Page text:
Action-forcing mechanisms encourage policy compliance

Policies guru Charles Cresson Wood demonstrates the value of action-forcing mechanisms for policy compliance.

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One of the most important foundations for a successful information security effort is a supportive motivational system. If motivational systems encourage compliance with information security requirements like policies, then an information security effort is likely to be supported by widespread compliance with requirements. If motivational systems discourage compliance with requirements, then there's no chance that any sort of meaningful...

compliance is going to be achieved. This Policy Tip discusses one useful type of motivation system called an action-forcing mechanism.

Consider, for example, the case of a hypothetical salesman at a software vendor. The salesman is getting nervous because the end of the quarter is coming up, and he is far from meeting his quota. If he misses his quota he might be fired. The salesman has one particularly large and somewhat promising potential sale that could put him over his quota. He wonders what he could do to motivate this prospect to buy now rather than later, and then hits on the idea of disclosing the plans for an upcoming version of the software. Sure enough, the prospect is impressed, and the sale goes through. There is no consequence for disclosing confidential information to an outside party without a confidentiality agreement. The operational motivational system is the quota, and it encourages the salesman to disregard an information security policy.


MORE INFORMATION ON SECURITY POLICIES:
  • Learn how some companies are using employee dismissal to set an example for policy infractions in this article, Pink slips motivate policy compliance.
  • Read about the importance of having one internal source for all information security policies in this tip also written by Charles Cresson Wood.
  • Listen to this on-demand webcast with speaker Charles Cresson Wood on essential strategies for policy development.

Most organizations have multiple long-standing motivational systems that discourage people from following information security requirements. One example involves a bonus paid to middle managers for restricting departmental spending. If this type of a motivational system exists to the extent that meeting information security requirements involves additional spending at the departmental level, information security is likely to be ignored. Certainly, information security will always involve tradeoffs between competing objectives like cost, ease-of-use and time-to-market with a new product. But without strong motivational systems that support compliance with information security requirements, competing objectives and their motivational systems will most likely overwhelm what little management support there is for information security.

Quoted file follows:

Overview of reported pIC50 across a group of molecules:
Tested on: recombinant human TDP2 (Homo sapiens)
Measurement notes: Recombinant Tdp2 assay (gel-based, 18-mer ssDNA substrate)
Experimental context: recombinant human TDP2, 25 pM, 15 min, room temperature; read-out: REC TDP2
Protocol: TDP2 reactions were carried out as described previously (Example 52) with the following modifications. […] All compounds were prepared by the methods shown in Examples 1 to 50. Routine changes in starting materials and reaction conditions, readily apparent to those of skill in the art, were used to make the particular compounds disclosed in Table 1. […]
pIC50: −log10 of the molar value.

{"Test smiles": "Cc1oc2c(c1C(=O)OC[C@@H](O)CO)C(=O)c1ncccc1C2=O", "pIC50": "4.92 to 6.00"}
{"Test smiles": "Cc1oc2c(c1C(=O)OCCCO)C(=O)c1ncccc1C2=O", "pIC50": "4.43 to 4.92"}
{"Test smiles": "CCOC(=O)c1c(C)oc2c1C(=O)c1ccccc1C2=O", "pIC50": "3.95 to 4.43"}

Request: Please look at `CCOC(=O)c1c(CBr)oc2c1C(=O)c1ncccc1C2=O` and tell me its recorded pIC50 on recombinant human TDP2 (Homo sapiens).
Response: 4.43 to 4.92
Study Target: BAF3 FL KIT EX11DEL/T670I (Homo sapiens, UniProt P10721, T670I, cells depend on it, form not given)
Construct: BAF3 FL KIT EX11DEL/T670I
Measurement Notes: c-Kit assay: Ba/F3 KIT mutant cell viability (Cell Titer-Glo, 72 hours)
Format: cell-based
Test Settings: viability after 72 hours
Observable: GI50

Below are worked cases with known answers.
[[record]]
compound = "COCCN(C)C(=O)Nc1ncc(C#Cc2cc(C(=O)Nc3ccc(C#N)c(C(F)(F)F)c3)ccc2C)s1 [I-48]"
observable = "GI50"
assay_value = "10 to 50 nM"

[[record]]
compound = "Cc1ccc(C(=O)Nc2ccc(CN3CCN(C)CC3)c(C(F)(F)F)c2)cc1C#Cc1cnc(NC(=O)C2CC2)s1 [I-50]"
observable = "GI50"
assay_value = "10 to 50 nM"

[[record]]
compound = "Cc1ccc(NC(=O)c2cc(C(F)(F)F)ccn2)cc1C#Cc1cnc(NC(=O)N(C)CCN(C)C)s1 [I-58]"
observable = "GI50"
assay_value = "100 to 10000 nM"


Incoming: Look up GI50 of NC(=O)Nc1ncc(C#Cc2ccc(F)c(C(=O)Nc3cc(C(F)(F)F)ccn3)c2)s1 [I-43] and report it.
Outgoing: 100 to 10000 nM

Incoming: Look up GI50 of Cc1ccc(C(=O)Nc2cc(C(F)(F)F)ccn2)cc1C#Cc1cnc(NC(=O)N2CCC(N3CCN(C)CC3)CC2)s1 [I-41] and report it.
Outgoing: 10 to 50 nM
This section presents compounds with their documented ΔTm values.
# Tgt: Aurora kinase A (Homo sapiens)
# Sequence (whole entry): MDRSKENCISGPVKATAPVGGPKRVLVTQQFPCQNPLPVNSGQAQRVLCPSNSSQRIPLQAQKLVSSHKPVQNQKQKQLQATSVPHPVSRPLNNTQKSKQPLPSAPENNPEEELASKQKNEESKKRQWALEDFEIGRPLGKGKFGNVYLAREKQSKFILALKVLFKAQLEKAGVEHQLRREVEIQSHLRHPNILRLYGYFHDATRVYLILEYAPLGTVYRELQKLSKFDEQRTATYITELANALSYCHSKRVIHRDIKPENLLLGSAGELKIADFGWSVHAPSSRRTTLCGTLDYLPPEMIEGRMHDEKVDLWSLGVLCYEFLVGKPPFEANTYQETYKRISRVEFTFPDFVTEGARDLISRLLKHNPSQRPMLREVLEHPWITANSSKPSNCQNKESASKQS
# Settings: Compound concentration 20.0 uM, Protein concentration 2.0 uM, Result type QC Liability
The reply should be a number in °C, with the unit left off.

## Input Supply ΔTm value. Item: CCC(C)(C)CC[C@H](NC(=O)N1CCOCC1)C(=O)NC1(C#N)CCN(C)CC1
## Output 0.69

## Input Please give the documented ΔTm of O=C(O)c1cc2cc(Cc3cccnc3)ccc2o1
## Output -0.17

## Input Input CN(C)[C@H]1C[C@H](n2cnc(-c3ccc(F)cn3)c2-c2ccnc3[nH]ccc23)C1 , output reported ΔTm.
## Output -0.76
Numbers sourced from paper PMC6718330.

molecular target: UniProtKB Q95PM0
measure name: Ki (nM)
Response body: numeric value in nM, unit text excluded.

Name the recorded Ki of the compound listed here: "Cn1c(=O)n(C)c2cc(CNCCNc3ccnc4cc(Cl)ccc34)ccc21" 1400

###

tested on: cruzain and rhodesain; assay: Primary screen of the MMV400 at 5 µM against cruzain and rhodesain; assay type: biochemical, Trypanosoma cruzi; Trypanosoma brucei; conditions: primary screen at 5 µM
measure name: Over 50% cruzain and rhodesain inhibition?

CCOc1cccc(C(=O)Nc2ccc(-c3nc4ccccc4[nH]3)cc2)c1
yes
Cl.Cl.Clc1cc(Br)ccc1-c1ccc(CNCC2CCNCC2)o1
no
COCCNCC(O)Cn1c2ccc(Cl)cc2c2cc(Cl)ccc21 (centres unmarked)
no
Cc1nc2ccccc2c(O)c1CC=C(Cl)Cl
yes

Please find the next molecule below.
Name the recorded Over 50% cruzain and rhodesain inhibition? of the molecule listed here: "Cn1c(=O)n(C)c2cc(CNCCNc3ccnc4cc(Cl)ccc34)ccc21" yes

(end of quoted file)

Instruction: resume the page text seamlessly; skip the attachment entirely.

One example of an action-forcing mechanism that encourages information security compliance is the required sign-off from the information security manager for all software systems developed in-house. If the controls on a new or significantly modified application do not meet the information security manager's minimum control criteria, he can withhold his signature. Without his signature, a new application cannot be moved into production. Developers are likely to take security more seriously knowing there is a possibility that this signature will be withheld.

There are many other examples of action-forcing mechanisms -- ways that we can establish motivational systems to encourage and even push workers to comply with information security requirements. Ideally, these action-forcing mechanisms should be approved at the time that the related requirements are established. Management needs to understand that without such action-forcing mechanisms, policies and other requirements documents will simply be ignored.

About the author
Charles Cresson Wood, CISSP, CISA, CISM, is an independent information security consultant based in Sausalito, Calif. He specializes in the development of information security documents including policies, standards, procedures and job descriptions. He is also the author of Information Security Policies Made Easy.


This was first published in April 2004

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